Objective: To identify the relationship between women's knowledge, beliefs, and behaviors and human papillomavirus (HPV) transmission prevention. Method: This was a cross-sectional study with a convenience sampling technique. The samples were from 649 women of reproductive age who either were married or who had once been married. Data were analyzed using the Pearson and Spearman correlation tests. Results: The results showed a statistically significant relationship between knowledge, beliefs and sexual behaviors, and the prevention of HPV transmission. Knowledge was the most dominant variable affecting the prevention of HPV transmission (r = 0.174) with p value < 0.001; the better the women's knowledge, the higher the prevention effort. Conclusions: Beliefs regarding HPV transmission, healthy sexual behavior, and knowledge of prevention could reduce the prevalence of HPV transmission and would improve women's health in general. In addition, providing education, avoiding the risk factors, early detection, and performing a regular screening of reproductive organs are the key factors in preventing HPV transmission.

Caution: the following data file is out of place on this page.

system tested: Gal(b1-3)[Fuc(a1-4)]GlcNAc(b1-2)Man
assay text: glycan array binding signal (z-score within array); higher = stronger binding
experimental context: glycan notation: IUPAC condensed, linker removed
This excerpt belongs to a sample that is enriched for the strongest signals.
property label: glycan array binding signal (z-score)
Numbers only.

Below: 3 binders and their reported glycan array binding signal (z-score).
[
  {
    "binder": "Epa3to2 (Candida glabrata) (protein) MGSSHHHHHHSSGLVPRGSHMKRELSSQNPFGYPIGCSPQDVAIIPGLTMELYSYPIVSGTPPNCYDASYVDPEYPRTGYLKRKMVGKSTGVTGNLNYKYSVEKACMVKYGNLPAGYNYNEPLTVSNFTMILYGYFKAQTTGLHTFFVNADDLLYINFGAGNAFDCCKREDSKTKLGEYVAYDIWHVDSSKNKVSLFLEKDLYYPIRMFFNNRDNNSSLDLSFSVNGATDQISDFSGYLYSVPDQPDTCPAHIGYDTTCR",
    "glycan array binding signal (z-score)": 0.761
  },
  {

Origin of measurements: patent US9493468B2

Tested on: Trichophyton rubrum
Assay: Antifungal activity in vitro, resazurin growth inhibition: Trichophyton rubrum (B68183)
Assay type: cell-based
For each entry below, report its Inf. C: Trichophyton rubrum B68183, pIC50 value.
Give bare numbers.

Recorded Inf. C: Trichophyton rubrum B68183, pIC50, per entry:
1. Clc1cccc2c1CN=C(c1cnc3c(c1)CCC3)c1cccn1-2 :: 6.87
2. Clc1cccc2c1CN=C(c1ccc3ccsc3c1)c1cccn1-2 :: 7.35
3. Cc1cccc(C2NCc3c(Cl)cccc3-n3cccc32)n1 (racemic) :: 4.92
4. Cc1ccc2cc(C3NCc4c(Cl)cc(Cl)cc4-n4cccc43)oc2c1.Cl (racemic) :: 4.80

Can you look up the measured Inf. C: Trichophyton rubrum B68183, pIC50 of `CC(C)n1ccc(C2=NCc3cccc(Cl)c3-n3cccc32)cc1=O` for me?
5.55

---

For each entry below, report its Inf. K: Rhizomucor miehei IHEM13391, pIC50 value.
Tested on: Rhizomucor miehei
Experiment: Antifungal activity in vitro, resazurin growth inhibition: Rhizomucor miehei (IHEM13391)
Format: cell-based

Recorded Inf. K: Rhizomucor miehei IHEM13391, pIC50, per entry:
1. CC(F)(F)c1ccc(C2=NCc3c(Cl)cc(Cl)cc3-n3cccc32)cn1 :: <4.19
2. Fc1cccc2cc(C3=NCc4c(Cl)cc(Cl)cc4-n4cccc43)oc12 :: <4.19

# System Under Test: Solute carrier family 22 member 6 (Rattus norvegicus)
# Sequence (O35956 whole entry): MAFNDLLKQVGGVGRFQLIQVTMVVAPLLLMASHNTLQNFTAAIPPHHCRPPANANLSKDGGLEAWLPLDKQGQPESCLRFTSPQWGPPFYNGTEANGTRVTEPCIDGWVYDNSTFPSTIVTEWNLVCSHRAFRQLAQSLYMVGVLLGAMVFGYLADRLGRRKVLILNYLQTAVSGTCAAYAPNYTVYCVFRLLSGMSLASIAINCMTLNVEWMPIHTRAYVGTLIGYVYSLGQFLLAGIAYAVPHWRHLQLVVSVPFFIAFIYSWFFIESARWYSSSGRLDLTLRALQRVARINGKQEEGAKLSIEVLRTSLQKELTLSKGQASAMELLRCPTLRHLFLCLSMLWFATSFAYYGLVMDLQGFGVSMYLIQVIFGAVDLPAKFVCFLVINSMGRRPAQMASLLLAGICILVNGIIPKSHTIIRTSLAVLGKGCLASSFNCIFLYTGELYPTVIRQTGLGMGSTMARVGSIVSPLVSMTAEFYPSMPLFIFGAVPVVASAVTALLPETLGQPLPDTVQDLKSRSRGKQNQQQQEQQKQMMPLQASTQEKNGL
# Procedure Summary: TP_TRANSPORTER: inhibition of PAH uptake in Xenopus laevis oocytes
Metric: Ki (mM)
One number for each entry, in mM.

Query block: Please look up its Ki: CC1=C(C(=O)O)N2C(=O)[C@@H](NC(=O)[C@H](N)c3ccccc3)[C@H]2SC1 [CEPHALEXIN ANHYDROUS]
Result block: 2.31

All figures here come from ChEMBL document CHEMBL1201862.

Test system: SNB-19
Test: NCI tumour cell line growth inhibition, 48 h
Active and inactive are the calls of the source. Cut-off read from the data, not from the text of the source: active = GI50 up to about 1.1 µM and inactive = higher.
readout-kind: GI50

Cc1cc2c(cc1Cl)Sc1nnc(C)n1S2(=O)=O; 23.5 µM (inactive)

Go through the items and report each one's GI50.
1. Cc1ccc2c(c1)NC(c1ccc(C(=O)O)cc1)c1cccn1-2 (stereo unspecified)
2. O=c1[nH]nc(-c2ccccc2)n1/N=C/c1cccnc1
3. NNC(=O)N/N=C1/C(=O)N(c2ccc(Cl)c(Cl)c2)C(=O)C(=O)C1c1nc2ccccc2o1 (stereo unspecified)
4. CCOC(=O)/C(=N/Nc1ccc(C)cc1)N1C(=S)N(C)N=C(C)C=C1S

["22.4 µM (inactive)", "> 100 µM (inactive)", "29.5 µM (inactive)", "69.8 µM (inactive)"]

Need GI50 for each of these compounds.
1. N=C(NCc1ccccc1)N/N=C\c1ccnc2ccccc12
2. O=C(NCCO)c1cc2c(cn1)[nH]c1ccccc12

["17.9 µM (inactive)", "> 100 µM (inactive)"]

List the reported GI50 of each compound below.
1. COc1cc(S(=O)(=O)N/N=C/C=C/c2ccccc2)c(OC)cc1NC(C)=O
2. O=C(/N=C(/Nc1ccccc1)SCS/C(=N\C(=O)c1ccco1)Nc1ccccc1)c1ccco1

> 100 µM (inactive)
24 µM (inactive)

- Cervical cancer prevention